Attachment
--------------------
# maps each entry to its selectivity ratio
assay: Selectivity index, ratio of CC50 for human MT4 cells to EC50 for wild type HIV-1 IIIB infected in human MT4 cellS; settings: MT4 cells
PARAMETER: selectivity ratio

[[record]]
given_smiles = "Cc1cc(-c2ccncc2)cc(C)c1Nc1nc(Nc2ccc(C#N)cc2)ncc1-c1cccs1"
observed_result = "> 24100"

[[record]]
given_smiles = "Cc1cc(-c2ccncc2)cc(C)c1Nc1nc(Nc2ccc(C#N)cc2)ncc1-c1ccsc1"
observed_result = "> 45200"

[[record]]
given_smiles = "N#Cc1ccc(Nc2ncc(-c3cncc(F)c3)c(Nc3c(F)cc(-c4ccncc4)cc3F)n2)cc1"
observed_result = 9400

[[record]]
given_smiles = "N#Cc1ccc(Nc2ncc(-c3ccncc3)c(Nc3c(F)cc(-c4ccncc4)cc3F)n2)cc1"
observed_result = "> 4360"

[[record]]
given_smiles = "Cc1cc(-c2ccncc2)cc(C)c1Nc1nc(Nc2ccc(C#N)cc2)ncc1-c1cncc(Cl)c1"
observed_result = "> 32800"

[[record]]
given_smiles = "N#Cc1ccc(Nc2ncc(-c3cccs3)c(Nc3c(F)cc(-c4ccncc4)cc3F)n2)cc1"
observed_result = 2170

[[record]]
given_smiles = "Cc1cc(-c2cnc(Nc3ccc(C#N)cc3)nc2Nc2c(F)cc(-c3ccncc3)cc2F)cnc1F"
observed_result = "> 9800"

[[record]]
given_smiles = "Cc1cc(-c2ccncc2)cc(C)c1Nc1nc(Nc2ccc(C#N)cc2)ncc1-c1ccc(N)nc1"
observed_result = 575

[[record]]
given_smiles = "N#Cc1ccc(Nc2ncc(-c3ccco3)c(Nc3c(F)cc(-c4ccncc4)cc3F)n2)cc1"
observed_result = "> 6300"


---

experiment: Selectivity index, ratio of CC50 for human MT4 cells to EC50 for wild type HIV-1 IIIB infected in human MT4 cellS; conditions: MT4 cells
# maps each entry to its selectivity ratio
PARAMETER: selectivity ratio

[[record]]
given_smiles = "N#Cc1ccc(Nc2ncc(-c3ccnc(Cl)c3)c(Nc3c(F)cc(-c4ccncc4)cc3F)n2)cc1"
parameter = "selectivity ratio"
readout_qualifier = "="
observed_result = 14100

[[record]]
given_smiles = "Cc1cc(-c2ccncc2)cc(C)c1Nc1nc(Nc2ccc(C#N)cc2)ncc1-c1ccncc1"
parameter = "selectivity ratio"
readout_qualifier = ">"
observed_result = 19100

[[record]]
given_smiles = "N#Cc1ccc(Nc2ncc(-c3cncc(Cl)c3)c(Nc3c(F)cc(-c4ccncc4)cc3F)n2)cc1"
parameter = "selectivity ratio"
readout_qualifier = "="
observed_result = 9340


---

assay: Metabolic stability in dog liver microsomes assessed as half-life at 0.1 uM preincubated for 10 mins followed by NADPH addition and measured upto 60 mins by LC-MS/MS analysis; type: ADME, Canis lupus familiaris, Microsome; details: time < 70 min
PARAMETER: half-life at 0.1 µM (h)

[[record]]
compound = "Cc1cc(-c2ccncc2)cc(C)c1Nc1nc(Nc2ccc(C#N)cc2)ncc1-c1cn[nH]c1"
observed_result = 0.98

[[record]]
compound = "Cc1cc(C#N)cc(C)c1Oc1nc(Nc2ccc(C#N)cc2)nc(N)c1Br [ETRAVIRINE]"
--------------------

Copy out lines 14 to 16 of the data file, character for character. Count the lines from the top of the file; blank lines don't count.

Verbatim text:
given_smiles = "N#Cc1ccc(Nc2ncc(-c3ccncc3)c(Nc3c(F)cc(-c4ccncc4)cc3F)n2)cc1"
observed_result = "> 4360"

[[record]]